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IMU-based Online Multi-lidar Calibration
KTH, School of Electrical Engineering and Computer Science (EECS), Intelligent systems, Information Science and Engineering. Scania, Sweden.ORCID iD: 0000-0002-7528-1383
Scania, Sweden.
ORI, University of Oxford, UK.ORCID iD: 0000-0003-2940-0879
KTH, School of Electrical Engineering and Computer Science (EECS), Intelligent systems, Information Science and Engineering.ORCID iD: 0000-0003-2638-6047
2024 (English)Manuscript (preprint) (Other academic)
Abstract [en]

Modern autonomous systems typically use several sensors for perception. For best performance, accurate and reliable extrinsic calibration is necessary. In this research, we proposea reliable technique for the extrinsic calibration of several lidars on a vehicle without the need for odometry estimation or fiducial markers. First, our method generates an initial guess of the extrinsics by matching the raw signals of IMUs co-located with each lidar. This initial guess is then used in ICP and point cloud feature matching which refines and verifies this estimate. Furthermore, we can use observability criteria to choose a subset of the IMU measurements that have the highest mutual information — rather than comparing all the readings. We have successfully validated our methodology using data gathered from Scania test vehicles.

Place, publisher, year, edition, pages
2024.
National Category
Computer Vision and Robotics (Autonomous Systems)
Identifiers
URN: urn:nbn:se:kth:diva-343534OAI: oai:DiVA.org:kth-343534DiVA, id: diva2:1838407
Note

Submitted to IEEE IV 2024​ 35th IEEE Intelligent Vehicles Symposium, June 2 - 5, 2024. Jeju Shinhwa World, Jeju Island, Korea

QC 20240216

Available from: 2024-02-16 Created: 2024-02-16 Last updated: 2024-02-16Bibliographically approved
In thesis
1. State estimation with auto-calibrated sensor setup
Open this publication in new window or tab >>State estimation with auto-calibrated sensor setup
2024 (English)Doctoral thesis, comprehensive summary (Other academic)
Abstract [en]

Localization and mapping is one of the key aspects of driving autonomously in unstructured environments. Often such vehicles are equipped with multiple sensor modalities to create a 360o sensing coverage and add redundancy to handle sensor dropout scenarios. As the vehicles operate in underground mining and dense urban environments the Global navigation satellite system (GNSS) is often unreliable. Hence, to create a robust localization system different sensor modalities like camera, lidar and IMU are used along with a GNSS solution. The system must handle sensor dropouts and work in real-time (~15 Hz), so that there is enough computation budget left for other tasks like planning and control. Additionally, precise localization is also needed to map the environment, which may be later used for re-localization of the autonomous vehicles as well. Finally, for all of these to work seamlessly, accurate calibration of the sensors is of utmost importance.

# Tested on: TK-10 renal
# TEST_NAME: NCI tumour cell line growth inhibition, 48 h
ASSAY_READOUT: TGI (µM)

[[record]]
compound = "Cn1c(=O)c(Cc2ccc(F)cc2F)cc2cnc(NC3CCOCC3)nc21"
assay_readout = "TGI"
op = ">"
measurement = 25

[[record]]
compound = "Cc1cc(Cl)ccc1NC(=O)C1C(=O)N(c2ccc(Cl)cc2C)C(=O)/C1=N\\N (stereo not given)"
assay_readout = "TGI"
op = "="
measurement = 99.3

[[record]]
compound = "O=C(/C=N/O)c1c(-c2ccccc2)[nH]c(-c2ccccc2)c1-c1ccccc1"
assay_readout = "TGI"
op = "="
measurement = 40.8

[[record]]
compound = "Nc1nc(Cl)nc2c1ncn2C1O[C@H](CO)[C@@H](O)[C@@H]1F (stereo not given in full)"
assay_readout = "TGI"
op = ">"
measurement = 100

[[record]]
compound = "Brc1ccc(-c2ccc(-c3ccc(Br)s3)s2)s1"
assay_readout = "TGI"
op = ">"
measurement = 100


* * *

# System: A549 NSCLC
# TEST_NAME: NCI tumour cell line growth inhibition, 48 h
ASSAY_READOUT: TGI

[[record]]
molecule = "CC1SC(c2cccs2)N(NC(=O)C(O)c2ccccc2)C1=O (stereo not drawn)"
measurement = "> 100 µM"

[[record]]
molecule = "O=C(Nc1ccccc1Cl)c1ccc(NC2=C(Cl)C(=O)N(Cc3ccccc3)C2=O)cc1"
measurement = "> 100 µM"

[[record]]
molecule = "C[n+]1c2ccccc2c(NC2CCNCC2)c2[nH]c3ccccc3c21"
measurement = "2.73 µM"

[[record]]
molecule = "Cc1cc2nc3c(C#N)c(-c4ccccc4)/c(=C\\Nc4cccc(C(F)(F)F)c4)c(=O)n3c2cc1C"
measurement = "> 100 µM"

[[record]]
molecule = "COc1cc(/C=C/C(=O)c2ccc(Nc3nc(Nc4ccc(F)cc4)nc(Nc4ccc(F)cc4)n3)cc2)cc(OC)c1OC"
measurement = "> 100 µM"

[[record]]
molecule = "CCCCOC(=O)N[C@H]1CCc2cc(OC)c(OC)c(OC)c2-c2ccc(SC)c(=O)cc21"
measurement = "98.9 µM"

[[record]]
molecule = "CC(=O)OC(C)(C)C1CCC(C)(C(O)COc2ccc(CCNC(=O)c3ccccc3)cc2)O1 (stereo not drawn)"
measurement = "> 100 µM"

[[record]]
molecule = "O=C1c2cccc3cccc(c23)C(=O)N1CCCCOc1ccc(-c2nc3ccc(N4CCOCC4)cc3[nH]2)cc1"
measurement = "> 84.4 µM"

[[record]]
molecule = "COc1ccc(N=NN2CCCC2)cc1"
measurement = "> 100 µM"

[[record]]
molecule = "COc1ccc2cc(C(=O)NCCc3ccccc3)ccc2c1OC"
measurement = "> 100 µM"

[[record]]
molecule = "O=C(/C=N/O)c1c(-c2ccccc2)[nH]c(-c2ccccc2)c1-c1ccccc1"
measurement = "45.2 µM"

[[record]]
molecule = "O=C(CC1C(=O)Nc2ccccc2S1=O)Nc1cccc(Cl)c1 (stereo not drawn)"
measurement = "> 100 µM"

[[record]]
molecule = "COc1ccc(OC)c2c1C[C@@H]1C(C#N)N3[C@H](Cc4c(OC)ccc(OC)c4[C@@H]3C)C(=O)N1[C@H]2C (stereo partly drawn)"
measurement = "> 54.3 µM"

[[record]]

In this PhD thesis, first, a robust system for state estimation that fuses measurements from multiple lidars and inertial sensors with GNSS data is presented. State estimation was performed in real-time, which produced robust motion estimates in a global frame by fusing lidar and IMU signals with GNSS components using a factor graph framework. The proposed method handled signal loss with a novel synchronization and fusion mechanism. To validate the approach extensive tests were carried out on data collected using Scania test vehicles (5 sequences for a total of ~ 7 Km). An average improvement of 61% in relative translation and 42% rotational error compared to a state-of-the-art estimator fusing a single lidar/inertial sensor pair is reported.  

Since precise calibration is needed for the localization and mapping tasks, in this thesis, methods for real-time calibration of the sensor setup is proposed. First, a method is proposed to calibrate sensors with non-overlapping field-of-view. The calibration quality is verified by mapping known features in the environment. Nevertheless, the verification process was not real-time and no observability analysis was performed which could give us an indicator of the analytical traceability of the trajectory required for motion-based online calibration. Hence, a new method is proposed where calibration and verification were performed in real-time by matching estimated sensor poses in real-time with observability analysis. Both of these methods relied on estimating the sensor poses using the state estimator developed in our earlier works. However, state estimators have inherent drifts and they are computationally intensive as well. Thus, another novel method is developed where the sensors could be calibrated in real-time without the need for any state estimation. 

Place, publisher, year, edition, pages
KTH Royal Institute of Technology, 2024. p. 151
Series
TRITA-EECS-AVL ; 2024:8
Keywords
SLAM, Sensor calibration, Autonomous driving
National Category
Signal Processing Robotics
Research subject
Electrical Engineering
Identifiers
urn:nbn:se:kth:diva-343412 (URN)978-91-8040-806-6 (ISBN)
Public defence
2024-03-08, https://kth-se.zoom.us/s/63372097801, F3, Lindstedtsvägen 26, Stockholm, 13:00 (English)
Opponent
Supervisors
Funder
Swedish Foundation for Strategic Research
Note

QC 20240213

Available from: 2024-02-14 Created: 2024-02-12 Last updated: 2024-03-07Bibliographically approved

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Das, SandipanChatterjee, Saikat

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